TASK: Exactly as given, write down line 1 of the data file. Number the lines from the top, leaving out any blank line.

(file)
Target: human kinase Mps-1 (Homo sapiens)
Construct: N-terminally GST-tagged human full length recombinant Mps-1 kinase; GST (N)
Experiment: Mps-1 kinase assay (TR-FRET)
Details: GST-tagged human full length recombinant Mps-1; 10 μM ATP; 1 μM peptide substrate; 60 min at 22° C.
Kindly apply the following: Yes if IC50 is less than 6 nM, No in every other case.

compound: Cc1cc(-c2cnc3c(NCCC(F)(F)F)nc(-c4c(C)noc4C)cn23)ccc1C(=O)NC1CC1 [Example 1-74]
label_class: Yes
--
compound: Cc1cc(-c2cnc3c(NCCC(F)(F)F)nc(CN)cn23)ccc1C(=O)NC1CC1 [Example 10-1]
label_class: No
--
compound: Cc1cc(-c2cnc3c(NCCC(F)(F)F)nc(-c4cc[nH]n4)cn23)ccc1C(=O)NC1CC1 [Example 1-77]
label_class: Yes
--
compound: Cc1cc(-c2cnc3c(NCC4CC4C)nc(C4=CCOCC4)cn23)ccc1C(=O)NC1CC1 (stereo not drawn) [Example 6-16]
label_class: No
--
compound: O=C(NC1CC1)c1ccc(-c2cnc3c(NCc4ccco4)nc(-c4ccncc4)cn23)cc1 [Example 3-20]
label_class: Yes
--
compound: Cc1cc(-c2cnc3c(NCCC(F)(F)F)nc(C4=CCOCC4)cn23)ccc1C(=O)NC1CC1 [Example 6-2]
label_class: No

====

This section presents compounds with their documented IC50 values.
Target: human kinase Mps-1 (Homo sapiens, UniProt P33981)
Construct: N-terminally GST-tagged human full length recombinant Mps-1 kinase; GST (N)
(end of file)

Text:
Target: human kinase Mps-1 (Homo sapiens)